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How do Ticks Get on Pets?

How do Ticks Get on Pets?

The tick population in the U.S. has exploded in recent years, causing a drastic increase in cases of Lyme disease, Rocky Mountain spotted fever, and other tick-borne illnesses among people and pets.

Sometimes, it seems, that despite our best efforts to keep our pets close, we still wind up pulling ticks off them every spring, summer, and fall. Understanding how ticks get on pets (and people) and what you can do about it is crucial to winning the fight against tick-borne disease.

Mystery Solved: How Ticks Get on Pets

Ticks aren’t able to see a potential host, but they are attracted by warmth and movement in their environment via special sensory organs on their legs. In a highly effective strategy called “questing,” ticks will climb onto a tall plant or blade of grass and hold their legs out in front of them. Special sensory structures on the legs, known as Haller’s organs, alert the tick to an approaching animal by detecting exhaled carbon dioxide and the aroma of sweat.

As soon as an unsuspecting mammal walks by, it can be ambushed. Ticks don’t jump, but they can move quickly. Although contact with ticks is more common outside, ticks can find their way inside our homes, hitching a ride on the fur of our pets. As a result, ticks still pose a threat to family members and other indoor-only pets in the household.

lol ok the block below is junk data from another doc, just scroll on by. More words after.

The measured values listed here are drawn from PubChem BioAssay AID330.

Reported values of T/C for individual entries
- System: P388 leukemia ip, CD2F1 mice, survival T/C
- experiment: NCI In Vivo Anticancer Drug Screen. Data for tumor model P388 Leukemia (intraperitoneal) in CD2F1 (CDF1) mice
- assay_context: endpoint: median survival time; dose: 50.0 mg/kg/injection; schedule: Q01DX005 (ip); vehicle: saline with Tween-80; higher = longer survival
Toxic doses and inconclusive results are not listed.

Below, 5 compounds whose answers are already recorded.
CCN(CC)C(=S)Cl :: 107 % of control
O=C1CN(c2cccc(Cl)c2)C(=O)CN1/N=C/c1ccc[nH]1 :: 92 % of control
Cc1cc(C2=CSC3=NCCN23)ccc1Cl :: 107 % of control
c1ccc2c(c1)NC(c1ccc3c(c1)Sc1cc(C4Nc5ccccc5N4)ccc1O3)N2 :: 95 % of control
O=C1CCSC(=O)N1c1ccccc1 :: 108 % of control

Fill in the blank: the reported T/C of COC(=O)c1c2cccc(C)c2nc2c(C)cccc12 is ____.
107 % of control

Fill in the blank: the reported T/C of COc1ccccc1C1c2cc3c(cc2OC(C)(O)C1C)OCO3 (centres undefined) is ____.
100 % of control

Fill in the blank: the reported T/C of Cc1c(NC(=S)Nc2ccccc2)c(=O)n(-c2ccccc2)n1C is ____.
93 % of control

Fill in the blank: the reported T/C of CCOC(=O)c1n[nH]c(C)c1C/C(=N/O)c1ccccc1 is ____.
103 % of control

Prevent and Protect

Ticks get on pets quite easily – after all, it’s what they’ve evolved to do. It’s nearly impossible to go through life without ever being near a tick, but there are steps pet owners can take to reduce the risk of coming into contact with one:

  • Keep your pet on a year-round flea and tick preventive. Yes, even your indoor-only pet!
  • Check your pet daily for ticks, especially after coming in from outdoors. Promptly remove any that you find.
  • Keep your dog leashed at all times, and don’t let them stray from paths and trails.
  • Don’t allow your pet to come into contact with any wildlife (dead or alive), as ticks can migrate from one animal to another.
  • Keep tall grasses and shrubbery trimmed in your yard, and make sure there are no piles of leaves or debris that may harbor ticks.

With a little planning and a lot of awareness, you can decrease your pet’s chances of encountering a tick. Please contact the staff at Schertz Animal Hospital for more information or to schedule an appointment for your pet.

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